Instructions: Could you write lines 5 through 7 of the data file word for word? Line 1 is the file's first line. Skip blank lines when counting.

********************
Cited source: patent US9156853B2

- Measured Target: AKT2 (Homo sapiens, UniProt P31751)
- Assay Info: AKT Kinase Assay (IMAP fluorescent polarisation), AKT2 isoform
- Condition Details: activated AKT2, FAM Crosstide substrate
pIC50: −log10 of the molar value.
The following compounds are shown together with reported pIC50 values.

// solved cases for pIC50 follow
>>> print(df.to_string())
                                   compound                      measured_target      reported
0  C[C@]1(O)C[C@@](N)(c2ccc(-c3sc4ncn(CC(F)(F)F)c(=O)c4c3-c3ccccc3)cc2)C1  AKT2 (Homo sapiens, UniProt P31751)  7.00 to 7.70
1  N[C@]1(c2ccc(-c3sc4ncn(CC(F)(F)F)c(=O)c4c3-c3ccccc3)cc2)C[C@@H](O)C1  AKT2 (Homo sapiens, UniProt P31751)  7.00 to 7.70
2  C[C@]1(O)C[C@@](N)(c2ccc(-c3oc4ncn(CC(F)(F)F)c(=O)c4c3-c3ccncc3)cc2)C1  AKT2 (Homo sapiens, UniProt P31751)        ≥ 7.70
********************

pIC50: −log10 of the molar value.
The following compounds are shown together with reported pIC50 values.

// solved cases for pIC50 follow